Did you hear about the guy who invented Lifesavers? They say he made a mint.

Sorry.

Actually, I’m not sorry at all. Dad jokes have become just as much a core part of my identity as fatherhood itself. Maybe it’s because I make my living as a writer and I am naturally drawn to clever wordplay, even as cringe-worthy as some dad jokes may be. In fact, it might even be because they’re so cringe-worthy that I like them so much.

A friend of mine remarked that he cracks dad jokes all the time even though he is not a dad himself. I told him that I’ve been making these kinds of jokes for years; it’s just that I now have permission to use the label. I wouldn’t want to be accused of being an anti-dentite (or whatever the fatherly equivalent would be).

But why is it that we use the term “dad joke” at all? There’s even a Wikipedia entry, saying it’s a “pejorative term” for a joke that is largely deemed “corny” or “predictable.” Are we to extrapolate, then, that fathers have an “unfunny” sense of humor and that we are all embarrassed of our dads?

Have I become that guy? Will I have to drop off my daughter a block away from school so her friends won’t see me? That would drive me mad. I’m sure I’d tire of it quickly.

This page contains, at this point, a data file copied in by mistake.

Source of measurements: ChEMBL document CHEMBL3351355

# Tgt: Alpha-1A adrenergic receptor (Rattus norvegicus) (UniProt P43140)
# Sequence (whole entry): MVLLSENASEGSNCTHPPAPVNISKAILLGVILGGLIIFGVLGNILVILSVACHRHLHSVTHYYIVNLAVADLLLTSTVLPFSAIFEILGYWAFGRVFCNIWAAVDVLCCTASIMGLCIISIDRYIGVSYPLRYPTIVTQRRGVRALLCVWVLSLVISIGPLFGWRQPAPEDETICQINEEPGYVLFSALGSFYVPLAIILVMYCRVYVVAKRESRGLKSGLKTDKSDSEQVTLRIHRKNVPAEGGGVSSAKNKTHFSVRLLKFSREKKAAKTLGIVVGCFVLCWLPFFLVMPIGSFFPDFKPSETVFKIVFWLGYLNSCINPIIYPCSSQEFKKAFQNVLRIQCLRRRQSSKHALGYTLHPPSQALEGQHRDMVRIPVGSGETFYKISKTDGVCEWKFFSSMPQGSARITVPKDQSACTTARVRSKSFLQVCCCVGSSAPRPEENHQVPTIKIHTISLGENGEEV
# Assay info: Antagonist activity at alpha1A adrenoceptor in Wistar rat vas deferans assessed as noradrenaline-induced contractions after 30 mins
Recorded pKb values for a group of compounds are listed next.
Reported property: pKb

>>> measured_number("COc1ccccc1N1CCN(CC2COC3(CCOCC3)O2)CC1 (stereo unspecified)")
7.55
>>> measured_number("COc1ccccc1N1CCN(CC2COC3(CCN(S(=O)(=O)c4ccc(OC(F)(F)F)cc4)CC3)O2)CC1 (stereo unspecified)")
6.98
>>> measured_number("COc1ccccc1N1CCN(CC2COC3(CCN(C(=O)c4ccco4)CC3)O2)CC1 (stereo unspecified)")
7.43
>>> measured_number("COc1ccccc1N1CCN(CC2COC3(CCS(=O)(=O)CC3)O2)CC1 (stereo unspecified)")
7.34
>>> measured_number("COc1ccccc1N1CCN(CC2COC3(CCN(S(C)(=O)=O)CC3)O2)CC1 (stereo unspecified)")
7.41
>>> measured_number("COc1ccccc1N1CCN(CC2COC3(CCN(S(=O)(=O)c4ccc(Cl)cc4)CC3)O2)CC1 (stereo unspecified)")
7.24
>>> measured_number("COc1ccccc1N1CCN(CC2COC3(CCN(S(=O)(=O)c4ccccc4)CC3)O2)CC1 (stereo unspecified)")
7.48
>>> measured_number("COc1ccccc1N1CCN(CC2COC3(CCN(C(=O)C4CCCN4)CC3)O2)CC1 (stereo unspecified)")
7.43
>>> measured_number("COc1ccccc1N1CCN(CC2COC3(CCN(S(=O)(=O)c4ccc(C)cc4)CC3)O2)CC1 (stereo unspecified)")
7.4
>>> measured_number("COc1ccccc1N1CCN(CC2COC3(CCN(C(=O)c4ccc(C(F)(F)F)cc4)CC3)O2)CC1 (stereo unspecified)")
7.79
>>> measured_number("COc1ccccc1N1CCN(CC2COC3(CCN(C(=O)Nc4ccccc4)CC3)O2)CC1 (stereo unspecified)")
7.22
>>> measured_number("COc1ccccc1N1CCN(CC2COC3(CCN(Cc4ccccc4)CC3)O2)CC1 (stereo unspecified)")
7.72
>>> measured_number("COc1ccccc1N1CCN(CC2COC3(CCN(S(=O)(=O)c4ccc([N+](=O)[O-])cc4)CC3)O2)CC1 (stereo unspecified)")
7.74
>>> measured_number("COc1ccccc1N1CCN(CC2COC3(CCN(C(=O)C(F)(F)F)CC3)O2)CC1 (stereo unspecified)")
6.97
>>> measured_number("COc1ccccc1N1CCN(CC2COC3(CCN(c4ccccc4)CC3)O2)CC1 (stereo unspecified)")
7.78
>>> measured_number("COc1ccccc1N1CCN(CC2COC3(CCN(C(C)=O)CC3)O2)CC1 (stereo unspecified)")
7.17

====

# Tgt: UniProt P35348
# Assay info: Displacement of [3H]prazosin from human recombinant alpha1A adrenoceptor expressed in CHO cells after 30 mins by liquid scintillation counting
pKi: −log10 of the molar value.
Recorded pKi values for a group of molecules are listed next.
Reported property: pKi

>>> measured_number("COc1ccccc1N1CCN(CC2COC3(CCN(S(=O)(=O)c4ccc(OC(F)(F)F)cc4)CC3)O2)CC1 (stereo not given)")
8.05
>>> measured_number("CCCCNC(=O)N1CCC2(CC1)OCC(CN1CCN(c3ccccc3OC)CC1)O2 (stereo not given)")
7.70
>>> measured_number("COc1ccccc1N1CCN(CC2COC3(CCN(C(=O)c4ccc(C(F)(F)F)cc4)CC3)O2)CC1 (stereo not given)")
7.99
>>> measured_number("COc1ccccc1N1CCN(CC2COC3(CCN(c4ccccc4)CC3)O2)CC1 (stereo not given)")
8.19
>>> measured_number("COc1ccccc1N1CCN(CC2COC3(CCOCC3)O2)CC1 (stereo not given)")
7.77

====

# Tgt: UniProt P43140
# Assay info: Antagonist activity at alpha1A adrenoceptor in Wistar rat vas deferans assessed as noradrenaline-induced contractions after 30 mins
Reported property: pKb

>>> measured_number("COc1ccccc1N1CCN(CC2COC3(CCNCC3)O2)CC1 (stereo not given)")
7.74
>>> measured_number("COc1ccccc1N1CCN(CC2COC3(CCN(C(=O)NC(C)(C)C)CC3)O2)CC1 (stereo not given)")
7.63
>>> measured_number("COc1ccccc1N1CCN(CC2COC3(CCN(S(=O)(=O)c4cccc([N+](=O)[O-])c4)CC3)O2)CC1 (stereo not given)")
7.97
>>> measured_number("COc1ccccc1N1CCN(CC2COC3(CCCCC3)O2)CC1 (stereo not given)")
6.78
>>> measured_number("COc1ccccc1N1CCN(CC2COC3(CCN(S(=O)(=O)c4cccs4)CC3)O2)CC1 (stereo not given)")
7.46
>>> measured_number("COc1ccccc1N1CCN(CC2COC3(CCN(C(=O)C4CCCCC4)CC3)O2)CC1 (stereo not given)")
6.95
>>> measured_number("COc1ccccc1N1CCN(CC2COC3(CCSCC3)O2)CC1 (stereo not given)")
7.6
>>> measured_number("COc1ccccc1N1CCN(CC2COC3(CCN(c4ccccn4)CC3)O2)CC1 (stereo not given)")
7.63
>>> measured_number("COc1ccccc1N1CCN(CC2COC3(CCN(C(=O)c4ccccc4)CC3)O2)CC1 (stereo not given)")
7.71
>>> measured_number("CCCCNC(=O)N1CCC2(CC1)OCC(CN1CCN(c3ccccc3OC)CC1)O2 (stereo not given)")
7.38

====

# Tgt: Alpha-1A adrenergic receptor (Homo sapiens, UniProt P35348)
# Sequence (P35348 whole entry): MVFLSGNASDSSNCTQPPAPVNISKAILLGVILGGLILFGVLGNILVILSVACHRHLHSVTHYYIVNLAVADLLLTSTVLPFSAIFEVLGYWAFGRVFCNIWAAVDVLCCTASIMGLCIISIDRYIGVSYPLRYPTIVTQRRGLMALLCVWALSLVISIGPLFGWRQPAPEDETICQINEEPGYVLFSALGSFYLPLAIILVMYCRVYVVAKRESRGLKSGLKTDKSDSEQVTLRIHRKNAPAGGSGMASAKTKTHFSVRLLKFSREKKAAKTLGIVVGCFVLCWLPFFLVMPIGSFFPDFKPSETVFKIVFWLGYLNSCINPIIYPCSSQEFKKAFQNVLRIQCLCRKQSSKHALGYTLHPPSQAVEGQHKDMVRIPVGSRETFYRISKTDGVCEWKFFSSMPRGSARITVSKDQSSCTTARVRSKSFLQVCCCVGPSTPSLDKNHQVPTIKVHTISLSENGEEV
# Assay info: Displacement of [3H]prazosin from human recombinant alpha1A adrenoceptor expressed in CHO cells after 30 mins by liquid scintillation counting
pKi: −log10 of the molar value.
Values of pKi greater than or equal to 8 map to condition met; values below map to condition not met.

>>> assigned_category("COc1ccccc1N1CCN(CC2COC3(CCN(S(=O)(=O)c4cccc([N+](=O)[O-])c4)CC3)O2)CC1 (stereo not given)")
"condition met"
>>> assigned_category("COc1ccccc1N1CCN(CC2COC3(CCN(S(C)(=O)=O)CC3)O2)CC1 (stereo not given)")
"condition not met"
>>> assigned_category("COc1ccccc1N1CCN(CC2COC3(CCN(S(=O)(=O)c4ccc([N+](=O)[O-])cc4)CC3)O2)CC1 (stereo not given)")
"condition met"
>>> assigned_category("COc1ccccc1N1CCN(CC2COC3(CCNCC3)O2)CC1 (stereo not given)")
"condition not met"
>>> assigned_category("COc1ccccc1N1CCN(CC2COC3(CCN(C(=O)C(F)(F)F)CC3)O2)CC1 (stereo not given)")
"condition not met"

According to the wiki, dad jokes typically include puns and are (understandably) told by dads. They’re reasonably family-friendly, generally avoiding risque content that may be inappropriate for children. Given this, though, how is that all that different from the harmless jokes that kids tell one another. The punchline to the chicken crossing the road uses a pun, but we don’t call that a dad joke.

Dance until your feet hurt. Sing until your lungs hurt. Act until you’re William Hurt.

How would you differentiate a “regular” pun from one you’d call a dad joke? Are all puns dad jokes? I piled them high in a segment in one of my vlogs and I post them on Instagram from time to time using the hashtag #BTRDadJokes. I’m embracing the term. You might even say I’m reappropriating it.

To some people, dad jokes epitomize lameness. I disagree. While I certainly won’t step on stage as a stand-up comic any time soon, I appreciate the humor and quick wit that a solid dad joke can deliver. We could all laugh a little more. That’s why Phil Dunphy is my TV dad hero. I think he’s the dad I aspire to be.

You only get once chance at a first impression. I suggest Julia Child, because it’s easy to do. “Save the giblets!”

How do you make a Kleenex dance? You put a little boogie in it.

I’m here all week folks. Remember to tip your servers.